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An Overview of JavaScript Operators


This article will give a basic introduction and overview to JavaScript operators. More specifically, we will discuss assignment operators, arithmetic operators, comparison operators, and logical operators. Examples will also be given to help you understand the concepts further.

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By: wubayou
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May 24, 2012

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This article will give a basic introduction and overview to JavaScript operators. More specifically, we will discuss assignment operators, arithmetic operators, comparison operators, and logical operators. Examples will also be given to help you understand the concepts further.

There is a wide variety of operators within JavaScript that are useful in performing different functions.  If you are new to JavaScript, learning about the different types of operators and how they work is an essential building block that you will use as you continue to advance your skills.  With that being said, let’s begin our tutorial by first taking a look at two basic categories of operators in JavaScript in the form of assignment operators and arithmetic operators.  Once you get a decent understanding of these two topics, we will move on to discuss comparison operators and logical operators.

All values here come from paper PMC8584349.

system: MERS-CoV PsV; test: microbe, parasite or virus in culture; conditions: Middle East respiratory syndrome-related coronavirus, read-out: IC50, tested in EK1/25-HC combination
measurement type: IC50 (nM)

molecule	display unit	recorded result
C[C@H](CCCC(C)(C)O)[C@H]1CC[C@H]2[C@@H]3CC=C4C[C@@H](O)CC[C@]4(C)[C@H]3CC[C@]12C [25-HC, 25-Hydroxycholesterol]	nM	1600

Assignment Operators in JavaScript

When you want to assign or designate values to JavaScript variables, assignment operators are used.  Assignment operators are generally represented with the = symbol in one form or another.  Here are some examples of assignment operators in action.  For our examples, we will assume the following to be true: x=20 and y=10.

1. If our assignment operator is =, and x=y, then x=10.
2. If our assignment operator is +=, and x+=y, that translates to x=x+y, so x=30.
3. If our assignment operator is -=, and x-=y, that translates to x=x-y, so x=10.
4. If our assignment operator is *=, and x*=y, that translates to x=x*y, so x=200.
5. If our assignment operator is /=, and x/=y, that translates to x=x/y, so x=2.
6. If our assignment operator is %=, and x%=y, that translates to x=x%y, so x=0.

With assignment operators now complete, let’s move on to JavaScript arithmetic operators.

Arithmetic Operators in JavaScript

Just as their name would suggest, JavaScript arithmetic operators come in handy when you want to perform certain arithmetic operations on variables or values.  Just like we did above with our assignment operators, here are some examples of arithmetic operators in action to help you better understand how they work.  For our examples, we will assume that y=7.

1. Addition – If our arithmetic operator is +, and x=y+2, then x=9 and y=7.
2. Subtraction – If our arithmetic operator is -, and x=y-2, then x=5 and y=7.
3. Multiplication – If our arithmetic operator is *, and x=y*2, then x=14 and y=7.
4. Division – If our arithmetic operator is /, and x=y/2, then x=3.5 and y=7.
5. Modulus or division remainder – If our arithmetic operator is %, and x=y%2, then x=1 and y=7.
6. Increment – If our arithmetic operator is ++, and x=++y, then x=8 and y=8.  Also, if our arithmetic operator is ++, and x=y++, then x=7 and y=8.
7. Decrement – If our arithmetic operator is --, and x=--y, then x=6 and y=6.  Also, if our arithmetic operator is --, and x=y--, then x=7 and y=6.